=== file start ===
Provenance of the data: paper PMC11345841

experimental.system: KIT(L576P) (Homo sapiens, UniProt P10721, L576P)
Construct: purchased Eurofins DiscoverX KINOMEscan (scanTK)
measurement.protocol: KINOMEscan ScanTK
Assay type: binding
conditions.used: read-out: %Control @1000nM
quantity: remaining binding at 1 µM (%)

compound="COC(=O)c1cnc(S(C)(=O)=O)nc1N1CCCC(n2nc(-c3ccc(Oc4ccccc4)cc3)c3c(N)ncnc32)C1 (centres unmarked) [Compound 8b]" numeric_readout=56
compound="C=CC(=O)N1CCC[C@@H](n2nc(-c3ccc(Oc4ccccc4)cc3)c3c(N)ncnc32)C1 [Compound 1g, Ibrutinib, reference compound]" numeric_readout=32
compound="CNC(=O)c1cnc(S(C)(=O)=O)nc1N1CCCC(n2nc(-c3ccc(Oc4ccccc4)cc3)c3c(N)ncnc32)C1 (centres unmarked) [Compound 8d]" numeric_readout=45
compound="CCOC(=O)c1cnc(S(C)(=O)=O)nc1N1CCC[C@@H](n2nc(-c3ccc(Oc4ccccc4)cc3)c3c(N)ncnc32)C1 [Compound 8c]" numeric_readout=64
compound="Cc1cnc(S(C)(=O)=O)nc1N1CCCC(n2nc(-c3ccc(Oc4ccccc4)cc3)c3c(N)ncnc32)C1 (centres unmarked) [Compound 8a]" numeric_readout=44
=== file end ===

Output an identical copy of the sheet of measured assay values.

Provenance of the data: paper PMC11345841

experimental.system: KIT(L576P) (Homo sapiens, UniProt P10721, L576P)
Construct: purchased Eurofins DiscoverX KINOMEscan (scanTK)
measurement.protocol: KINOMEscan ScanTK
Assay type: binding
conditions.used: read-out: %Control @1000nM
quantity: remaining binding at 1 µM (%)

compound="COC(=O)c1cnc(S(C)(=O)=O)nc1N1CCCC(n2nc(-c3ccc(Oc4ccccc4)cc3)c3c(N)ncnc32)C1 (centres unmarked) [Compound 8b]" numeric_readout=56
compound="C=CC(=O)N1CCC[C@@H](n2nc(-c3ccc(Oc4ccccc4)cc3)c3c(N)ncnc32)C1 [Compound 1g, Ibrutinib, reference compound]" numeric_readout=32
compound="CNC(=O)c1cnc(S(C)(=O)=O)nc1N1CCCC(n2nc(-c3ccc(Oc4ccccc4)cc3)c3c(N)ncnc32)C1 (centres unmarked) [Compound 8d]" numeric_readout=45
compound="CCOC(=O)c1cnc(S(C)(=O)=O)nc1N1CCC[C@@H](n2nc(-c3ccc(Oc4ccccc4)cc3)c3c(N)ncnc32)C1 [Compound 8c]" numeric_readout=64
compound="Cc1cnc(S(C)(=O)=O)nc1N1CCCC(n2nc(-c3ccc(Oc4ccccc4)cc3)c3c(N)ncnc32)C1 (centres unmarked) [Compound 8a]" numeric_readout=44